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The Church of 80% Sincerity

We do not understand what is going on while it is going on. The human soul does not wear a watch, has no way to keep track of linear time and no interest in doing so. It waits patiently for us to gather the grace and the tools to understand childhood embarrassment, human frailty, the qualities that we mistakenly feel are locked forever in our past.

And to be clear, it is not just pain that can be locked away. The times when joy or pride cannot be expressed in the present, they are recorded in soul time too, still available in their fullness when we are ready to accept them as part of who we are.

We are not failures for not understanding what is going on when it is going on. We simply do not always have the tools.
David Roche is not pretty. Look at his face. He expects you to. But don’t stop there. Look deeper.

Look past the tumor from birth. The scars from surgeries. The seemingly unfinished chin and jaw.
My face is an elaborately disguised gift from God. Oh, not a gift I was ecstatic about receiving. Did I open this gift and say, “Ah...ah! Exquisite! How did you know what I wanted, God? No, it was more like, “You shouldn’t have.”

But my face is a gift, because my shadow side is on the outside where I have had to learn to deal with it.

In his book, oddly entitled The Church of 80% Sincerity, he shares his journey into a world we may think we know because of insecurities about our own bodies, but most of us do not know this world—the world of the severely disfigured.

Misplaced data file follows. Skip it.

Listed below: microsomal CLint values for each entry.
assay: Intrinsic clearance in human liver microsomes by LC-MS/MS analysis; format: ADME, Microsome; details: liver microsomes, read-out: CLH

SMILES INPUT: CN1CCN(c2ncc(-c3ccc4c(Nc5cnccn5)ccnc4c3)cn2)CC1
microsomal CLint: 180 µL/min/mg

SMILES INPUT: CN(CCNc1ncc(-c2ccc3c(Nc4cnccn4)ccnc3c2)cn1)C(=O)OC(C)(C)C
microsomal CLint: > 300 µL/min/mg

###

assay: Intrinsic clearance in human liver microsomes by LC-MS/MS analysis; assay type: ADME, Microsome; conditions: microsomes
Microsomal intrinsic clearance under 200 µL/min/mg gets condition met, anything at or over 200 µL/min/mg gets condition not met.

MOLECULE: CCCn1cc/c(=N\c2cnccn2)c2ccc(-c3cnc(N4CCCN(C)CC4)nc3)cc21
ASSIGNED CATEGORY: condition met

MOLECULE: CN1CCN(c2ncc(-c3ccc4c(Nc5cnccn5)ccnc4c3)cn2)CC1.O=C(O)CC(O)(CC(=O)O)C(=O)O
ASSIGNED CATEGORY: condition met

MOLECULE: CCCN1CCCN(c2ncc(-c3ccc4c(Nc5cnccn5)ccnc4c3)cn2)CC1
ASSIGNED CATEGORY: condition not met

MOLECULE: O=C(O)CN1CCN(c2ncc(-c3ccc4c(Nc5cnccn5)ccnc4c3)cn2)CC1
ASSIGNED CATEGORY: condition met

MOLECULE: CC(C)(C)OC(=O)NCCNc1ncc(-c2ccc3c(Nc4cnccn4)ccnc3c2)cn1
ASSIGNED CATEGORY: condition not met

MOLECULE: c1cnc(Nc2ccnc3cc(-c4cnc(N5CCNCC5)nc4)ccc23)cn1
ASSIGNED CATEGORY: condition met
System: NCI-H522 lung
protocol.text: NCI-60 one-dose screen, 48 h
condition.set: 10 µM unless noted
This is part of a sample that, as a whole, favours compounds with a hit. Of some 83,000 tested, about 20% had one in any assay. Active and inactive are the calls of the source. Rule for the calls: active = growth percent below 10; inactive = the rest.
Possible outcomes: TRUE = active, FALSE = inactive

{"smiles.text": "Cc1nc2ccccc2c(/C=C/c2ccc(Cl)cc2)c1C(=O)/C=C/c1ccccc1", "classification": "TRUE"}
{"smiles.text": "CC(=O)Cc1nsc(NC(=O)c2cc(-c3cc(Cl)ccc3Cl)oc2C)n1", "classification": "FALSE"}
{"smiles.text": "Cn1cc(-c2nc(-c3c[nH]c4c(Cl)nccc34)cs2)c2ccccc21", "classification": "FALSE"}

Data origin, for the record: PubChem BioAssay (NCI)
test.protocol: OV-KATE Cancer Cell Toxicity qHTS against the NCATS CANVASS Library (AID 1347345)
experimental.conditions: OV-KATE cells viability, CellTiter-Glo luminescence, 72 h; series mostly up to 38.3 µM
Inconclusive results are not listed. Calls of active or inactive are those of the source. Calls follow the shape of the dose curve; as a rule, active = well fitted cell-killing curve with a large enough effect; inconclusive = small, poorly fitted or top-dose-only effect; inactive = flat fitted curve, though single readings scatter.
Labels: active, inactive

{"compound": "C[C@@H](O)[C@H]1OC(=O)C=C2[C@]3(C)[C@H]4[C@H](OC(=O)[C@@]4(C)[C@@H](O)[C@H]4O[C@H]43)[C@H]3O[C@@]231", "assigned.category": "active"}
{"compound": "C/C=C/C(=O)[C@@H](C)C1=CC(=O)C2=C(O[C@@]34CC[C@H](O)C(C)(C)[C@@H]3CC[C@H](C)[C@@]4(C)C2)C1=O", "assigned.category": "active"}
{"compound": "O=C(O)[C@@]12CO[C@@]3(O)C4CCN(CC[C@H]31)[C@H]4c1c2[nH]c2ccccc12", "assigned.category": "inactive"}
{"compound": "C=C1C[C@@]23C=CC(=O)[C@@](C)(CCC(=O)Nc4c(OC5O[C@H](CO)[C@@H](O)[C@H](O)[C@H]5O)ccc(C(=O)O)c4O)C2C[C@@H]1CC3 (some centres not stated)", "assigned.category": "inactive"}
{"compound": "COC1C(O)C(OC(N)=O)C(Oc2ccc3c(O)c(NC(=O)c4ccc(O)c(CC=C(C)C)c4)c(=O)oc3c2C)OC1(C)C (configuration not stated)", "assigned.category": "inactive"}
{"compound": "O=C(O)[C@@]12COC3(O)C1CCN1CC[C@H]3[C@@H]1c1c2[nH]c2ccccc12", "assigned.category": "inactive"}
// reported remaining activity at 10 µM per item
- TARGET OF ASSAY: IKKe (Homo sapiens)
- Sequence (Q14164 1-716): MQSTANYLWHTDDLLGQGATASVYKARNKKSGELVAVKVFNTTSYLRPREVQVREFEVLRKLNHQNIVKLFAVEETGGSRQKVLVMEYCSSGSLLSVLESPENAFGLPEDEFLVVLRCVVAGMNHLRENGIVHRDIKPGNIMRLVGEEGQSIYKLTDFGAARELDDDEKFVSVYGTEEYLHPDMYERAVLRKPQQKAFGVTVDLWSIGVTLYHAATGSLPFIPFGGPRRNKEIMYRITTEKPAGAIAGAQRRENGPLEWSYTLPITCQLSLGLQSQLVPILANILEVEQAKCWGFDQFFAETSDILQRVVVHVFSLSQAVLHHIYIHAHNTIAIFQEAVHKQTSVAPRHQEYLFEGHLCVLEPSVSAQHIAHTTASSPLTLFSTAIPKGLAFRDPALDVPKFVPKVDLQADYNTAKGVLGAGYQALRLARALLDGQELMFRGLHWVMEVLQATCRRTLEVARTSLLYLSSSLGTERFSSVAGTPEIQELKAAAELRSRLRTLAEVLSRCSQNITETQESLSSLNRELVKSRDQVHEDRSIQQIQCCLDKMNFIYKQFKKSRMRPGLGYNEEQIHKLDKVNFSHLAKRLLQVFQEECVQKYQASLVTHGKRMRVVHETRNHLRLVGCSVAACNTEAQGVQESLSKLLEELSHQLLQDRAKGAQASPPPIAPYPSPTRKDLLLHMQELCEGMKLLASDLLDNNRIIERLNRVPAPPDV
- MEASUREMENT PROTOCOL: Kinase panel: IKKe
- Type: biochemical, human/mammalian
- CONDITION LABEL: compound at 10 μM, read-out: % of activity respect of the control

Slowly I stopped pretending to be normal and began to accept myself the way I was. ...So I made it up—the church of choice for recovering perfectionists.

In the Church of 80% Sincerity, we think 80 percent sincerity is as good as it gets. You can be 80 percent sincere 100 percent of the time, or 100 percent sincere 80 percent of the time. It’s in that 20 percent area where you get some slack and you can be yourself. ...We have no ideals. We do not try to change people by having them conform to an idea. We try to accept people as they are. We adjust our beliefs and practices to conform to the reality of being human.

I don’t agree with his theology, but his life experiences reveal truths worth listening to.

My fears about speaking were considerable. I thought that my difference separated me from others, that my face was an impediment, that it would be a reason for people to scorn me.

Amazingly, that fear turned out not only to be unfounded, but also to be the opposite of the truth. What I feared is not unique to me alone, but totally human. We all fear that we will be embarrassed, that we are not acceptable to others, that we will be rejected.

The story that you have to tell, the message you have to convey, may not seem unusual to you. But the things I have to say are not that unusual either. It’s the same old thing: love yourself, find your sources of faith and work them, nurture relationships, keep trying.

We each have the responsibility to help each other tell these stories, to remind those in our purview of the things that we all already know—that people are basically good as well as flawed, that the barriers are in our own minds. We have to keep reminding and reminding and reminding and reminding each other to keep telling our stories, to remind ourselves and each other that the fear of embarrassment turns out to be a predecessor to grace.

So I’m reminding you: Tell someone a piece of your story today. And listen to someone else tell theirs.

And keep looking at David Roche. The more you do, the more beautiful he gets.

More from David's book


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